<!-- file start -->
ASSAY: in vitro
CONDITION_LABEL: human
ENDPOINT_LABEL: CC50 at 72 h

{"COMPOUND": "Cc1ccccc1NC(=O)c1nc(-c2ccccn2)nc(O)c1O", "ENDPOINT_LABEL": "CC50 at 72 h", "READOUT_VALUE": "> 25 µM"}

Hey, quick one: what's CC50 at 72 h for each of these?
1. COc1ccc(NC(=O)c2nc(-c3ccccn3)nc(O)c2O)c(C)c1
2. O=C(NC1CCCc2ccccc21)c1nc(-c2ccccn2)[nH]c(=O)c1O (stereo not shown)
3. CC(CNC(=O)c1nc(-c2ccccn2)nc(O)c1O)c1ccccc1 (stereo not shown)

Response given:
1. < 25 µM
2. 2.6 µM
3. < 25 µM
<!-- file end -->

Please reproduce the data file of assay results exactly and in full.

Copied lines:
ASSAY: in vitro
CONDITION_LABEL: human
ENDPOINT_LABEL: CC50 at 72 h

{"COMPOUND": "Cc1ccccc1NC(=O)c1nc(-c2ccccn2)nc(O)c1O", "ENDPOINT_LABEL": "CC50 at 72 h", "READOUT_VALUE": "> 25 µM"}

Hey, quick one: what's CC50 at 72 h for each of these?
1. COc1ccc(NC(=O)c2nc(-c3ccccn3)nc(O)c2O)c(C)c1
2. O=C(NC1CCCc2ccccc21)c1nc(-c2ccccn2)[nH]c(=O)c1O (stereo not shown)
3. CC(CNC(=O)c1nc(-c2ccccn2)nc(O)c1O)c1ccccc1 (stereo not shown)

Response given:
1. < 25 µM
2. 2.6 µM
3. < 25 µM